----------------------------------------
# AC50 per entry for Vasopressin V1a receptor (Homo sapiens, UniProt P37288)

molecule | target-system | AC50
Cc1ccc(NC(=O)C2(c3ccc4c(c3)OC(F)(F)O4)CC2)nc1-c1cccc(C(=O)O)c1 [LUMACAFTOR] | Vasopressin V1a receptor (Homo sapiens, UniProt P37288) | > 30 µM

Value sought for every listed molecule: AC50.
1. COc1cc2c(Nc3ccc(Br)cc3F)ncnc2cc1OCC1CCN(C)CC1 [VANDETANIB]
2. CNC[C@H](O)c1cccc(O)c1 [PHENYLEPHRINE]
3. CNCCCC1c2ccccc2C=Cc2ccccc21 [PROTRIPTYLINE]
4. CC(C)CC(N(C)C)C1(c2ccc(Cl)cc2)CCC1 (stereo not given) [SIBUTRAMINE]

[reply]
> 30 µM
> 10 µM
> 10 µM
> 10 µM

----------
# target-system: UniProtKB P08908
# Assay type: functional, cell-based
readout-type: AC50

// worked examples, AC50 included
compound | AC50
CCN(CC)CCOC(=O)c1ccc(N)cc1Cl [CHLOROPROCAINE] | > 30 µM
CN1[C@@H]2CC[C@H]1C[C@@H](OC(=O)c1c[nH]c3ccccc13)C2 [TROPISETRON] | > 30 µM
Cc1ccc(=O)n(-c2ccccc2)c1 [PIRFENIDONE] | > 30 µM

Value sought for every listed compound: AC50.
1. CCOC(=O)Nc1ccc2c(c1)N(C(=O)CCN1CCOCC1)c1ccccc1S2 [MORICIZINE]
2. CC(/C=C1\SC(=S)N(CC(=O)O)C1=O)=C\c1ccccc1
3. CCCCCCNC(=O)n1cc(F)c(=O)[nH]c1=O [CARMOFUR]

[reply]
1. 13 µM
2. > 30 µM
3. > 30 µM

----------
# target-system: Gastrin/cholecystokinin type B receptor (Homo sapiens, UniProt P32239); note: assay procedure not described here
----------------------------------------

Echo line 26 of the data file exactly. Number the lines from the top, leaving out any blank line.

3. CCCCCCNC(=O)n1cc(F)c(=O)[nH]c1=O [CARMOFUR]